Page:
Our weekly round-up of the best psychology coverage from elsewhere on the web
A recent review has found that there are many good reasons to be humble, writes Benedict Carey in The New York Times. People who score higher on humility are more curious and open-minded, for instance, and less aggressive towards people with different beliefs.
How can the same joke have one person in hysterics but leave another just rolling their eyes? Sophie Scott explores why humour is so subjective over at The Conversation.
We’re surprisingly adept at concentrating on a single person’s speech when there are other conversations going on around us — a phenomenon known as the “cocktail party effect”. Now a new study has revealed what’s going on in the brain as we filter out these distracting sounds to focus on a single speaker, Katherine Ellen Foley reports at Quartz — work that could one day help develop better hearing aids.
We all have that friend who plays fast and loose with the facts in their conversations. But why do they do it? In The Guardian’s “Science Weekly” podcast, Ian Sample talks to psychologists who are trying to understand the mind of the bullshitter (and check out this Digest piece on a paper from one of the podcast guests, John Petrocelli).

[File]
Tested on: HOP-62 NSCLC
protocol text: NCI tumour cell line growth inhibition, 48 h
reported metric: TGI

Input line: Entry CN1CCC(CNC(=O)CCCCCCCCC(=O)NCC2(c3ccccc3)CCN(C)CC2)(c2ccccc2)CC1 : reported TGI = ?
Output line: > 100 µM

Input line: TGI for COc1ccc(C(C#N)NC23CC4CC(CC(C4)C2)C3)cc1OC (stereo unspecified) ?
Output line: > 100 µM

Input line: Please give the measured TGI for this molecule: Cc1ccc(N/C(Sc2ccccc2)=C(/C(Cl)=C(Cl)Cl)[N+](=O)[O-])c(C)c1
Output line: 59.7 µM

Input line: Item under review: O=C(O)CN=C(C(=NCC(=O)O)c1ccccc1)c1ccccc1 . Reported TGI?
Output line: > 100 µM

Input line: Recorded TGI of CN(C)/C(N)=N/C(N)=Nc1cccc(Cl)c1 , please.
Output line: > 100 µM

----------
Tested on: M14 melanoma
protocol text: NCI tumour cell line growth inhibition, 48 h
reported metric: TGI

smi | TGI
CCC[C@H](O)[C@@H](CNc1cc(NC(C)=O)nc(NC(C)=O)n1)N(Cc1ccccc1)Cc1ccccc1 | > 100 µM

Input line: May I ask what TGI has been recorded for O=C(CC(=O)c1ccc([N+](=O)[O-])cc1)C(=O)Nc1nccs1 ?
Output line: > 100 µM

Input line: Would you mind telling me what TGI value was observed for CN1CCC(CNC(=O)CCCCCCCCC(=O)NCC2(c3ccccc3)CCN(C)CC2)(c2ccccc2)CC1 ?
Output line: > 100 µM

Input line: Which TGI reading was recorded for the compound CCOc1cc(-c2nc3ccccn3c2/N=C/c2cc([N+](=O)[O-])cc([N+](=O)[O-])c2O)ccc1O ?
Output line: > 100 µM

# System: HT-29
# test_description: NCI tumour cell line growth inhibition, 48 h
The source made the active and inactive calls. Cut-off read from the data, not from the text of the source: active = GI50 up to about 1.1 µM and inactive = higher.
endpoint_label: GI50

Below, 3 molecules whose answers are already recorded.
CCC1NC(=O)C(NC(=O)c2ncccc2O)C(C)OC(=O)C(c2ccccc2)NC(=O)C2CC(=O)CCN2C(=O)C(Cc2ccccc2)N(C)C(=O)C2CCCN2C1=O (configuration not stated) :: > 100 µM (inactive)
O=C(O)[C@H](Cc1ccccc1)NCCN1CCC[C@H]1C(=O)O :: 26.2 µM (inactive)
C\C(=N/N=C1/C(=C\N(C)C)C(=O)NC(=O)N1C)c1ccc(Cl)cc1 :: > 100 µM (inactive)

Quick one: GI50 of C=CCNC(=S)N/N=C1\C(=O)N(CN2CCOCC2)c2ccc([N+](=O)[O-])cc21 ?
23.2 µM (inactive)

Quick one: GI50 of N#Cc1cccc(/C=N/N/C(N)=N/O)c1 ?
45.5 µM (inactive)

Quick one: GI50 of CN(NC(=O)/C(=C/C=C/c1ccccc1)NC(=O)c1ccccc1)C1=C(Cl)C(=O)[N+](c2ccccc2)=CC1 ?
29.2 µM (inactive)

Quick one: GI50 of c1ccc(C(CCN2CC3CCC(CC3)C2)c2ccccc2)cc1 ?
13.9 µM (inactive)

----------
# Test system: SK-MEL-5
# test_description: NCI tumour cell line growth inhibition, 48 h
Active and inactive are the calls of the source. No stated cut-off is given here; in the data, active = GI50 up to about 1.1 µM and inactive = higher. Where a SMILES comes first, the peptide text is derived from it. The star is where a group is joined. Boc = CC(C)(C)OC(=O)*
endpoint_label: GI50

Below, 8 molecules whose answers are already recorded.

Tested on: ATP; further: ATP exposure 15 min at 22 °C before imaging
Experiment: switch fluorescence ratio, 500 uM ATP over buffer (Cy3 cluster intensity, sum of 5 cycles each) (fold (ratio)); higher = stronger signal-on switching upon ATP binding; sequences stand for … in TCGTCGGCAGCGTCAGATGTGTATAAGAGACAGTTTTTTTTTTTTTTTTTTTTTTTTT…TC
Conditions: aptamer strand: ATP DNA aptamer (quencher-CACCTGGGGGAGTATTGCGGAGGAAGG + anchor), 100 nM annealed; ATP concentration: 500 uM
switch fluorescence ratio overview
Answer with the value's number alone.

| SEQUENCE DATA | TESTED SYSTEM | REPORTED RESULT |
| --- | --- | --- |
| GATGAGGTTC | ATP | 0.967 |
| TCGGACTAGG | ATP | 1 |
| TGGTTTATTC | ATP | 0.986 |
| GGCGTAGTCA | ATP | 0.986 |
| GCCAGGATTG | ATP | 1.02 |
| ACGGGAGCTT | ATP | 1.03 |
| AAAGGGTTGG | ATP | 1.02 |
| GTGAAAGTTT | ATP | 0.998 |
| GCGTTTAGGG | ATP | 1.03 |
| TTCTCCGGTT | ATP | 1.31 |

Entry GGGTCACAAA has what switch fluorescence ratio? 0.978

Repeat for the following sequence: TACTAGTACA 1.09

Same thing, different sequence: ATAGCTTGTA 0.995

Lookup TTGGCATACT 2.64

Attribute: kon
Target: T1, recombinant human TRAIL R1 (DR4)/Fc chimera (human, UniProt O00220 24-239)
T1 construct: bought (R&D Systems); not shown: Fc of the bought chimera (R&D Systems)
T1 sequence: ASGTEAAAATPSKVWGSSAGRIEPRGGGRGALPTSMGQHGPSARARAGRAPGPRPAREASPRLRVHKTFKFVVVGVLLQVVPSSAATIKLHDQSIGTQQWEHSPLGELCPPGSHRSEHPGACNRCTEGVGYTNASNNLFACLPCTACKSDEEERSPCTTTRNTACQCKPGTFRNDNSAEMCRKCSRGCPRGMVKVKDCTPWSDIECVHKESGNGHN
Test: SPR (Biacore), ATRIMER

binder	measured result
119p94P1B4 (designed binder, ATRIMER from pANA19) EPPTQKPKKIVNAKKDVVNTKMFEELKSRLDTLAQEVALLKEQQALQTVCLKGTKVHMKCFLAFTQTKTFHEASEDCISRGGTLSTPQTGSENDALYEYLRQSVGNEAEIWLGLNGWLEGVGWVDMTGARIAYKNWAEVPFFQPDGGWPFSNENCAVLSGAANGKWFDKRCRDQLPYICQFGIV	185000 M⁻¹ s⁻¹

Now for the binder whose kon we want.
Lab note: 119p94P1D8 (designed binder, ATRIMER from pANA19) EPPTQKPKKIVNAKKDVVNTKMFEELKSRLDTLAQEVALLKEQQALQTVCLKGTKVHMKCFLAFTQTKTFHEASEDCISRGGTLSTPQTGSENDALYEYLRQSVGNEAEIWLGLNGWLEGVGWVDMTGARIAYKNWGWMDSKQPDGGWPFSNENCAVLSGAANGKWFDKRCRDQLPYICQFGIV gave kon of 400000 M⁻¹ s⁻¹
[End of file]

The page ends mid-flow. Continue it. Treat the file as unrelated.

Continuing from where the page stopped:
Claims that social media is “destroying a generation” are misplaced, writes Lydia Denworth at Scientific American. The story takes a look at some of the the flaws of early research into the effects of digital technology — and explores how researchers are now attempting to conduct more rigorous studies that get into the nuances of media use.
Finally, babies appear to have some kind of sense of counting long before they can actually count out loud, according to this story on BBC Science Focus. The researchers found that even 14-month-olds seem to understand that particular number words are associated with specific quantities. Scroll down to the end of the piece for an adorable video of the research.